On Fridays, in this new blog feature, I will highlight a positive news story, article, or post. I’ll also highlight a local charity that will be part of Overcome when it is published.
The NFL isn’t always known for life-affirming actions. Players struggle with the law. They can suffer serious injuries. They make more in a season than most people do in a lifetime while playing a schoolyard game. This week, the Cincinnati Bengals cut and resigned defensive tackle Devon Still to their practice squad.
This happens all the time in the league, but Still’s story has a twist. His daughter, four-year-old Leah was diagnosed with stage 4 cancer in June. The team signed him to help pay for the girl’s medical treatment. You can see an article and video piece from Good Morning America here.
Hope Rescue Mission
645 North Sixth Street • Reading, PA 19601
Phone (610) 375-4224 • E-Mail firstname.lastname@example.org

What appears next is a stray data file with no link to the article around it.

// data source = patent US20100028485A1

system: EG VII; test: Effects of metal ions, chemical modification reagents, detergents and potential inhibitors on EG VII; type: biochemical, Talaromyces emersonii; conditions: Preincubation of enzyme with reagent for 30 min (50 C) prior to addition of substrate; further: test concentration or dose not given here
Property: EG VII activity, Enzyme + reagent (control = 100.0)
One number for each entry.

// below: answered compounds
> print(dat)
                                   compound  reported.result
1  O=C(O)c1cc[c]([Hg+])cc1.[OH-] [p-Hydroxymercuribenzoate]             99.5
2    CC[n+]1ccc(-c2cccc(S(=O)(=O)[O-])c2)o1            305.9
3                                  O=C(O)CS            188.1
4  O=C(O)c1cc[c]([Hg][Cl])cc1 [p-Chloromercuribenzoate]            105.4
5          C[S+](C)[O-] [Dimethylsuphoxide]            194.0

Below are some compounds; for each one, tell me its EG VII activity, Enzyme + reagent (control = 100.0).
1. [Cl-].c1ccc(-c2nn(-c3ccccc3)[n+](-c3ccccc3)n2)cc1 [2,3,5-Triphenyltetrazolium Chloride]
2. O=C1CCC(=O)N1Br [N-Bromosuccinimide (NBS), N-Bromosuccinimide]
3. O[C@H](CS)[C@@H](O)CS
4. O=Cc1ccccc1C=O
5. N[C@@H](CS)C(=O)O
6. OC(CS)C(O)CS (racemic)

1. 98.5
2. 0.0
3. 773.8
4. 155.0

Hope was the first organization to reply to my request for a tour and interview. The building, a former corporate property for the Reading Railroad, houses almost seventy beds spread over a dorm space and transitional housing. They have a library, chapel, cafeteria, and computer lab. They offer training in discipleship and job skills. I met with Robert Turchi, the director, and Frank Grill, the associate director. Grill took me on a tour of the buildings and his passion for the men they house was evident from the start of our conversation.
Hope also runs a thrift store and wood shop. They refurbish furniture, sell and recycle wood pallets, and operate gardens to supply vegetables in the summer. Every item is donated, from the stock of the thrift store to the food in the cafeteria. The men are trained and given jobs to offset the cost of their housing. The average water bill for a winter season is around $18,000 dollars.
They receive no government or city support.
As I walked through, I spoke to the men and listened to their stories. There are amazing accounts of losing everything and redefining their identities. Some of the guys were at the top of their fields and, through addictions or other factors, ended up in jail or on the streets. Hope is making a difference in the lives of the men it houses and the city it serves. Please consider making a difference and helping them out.
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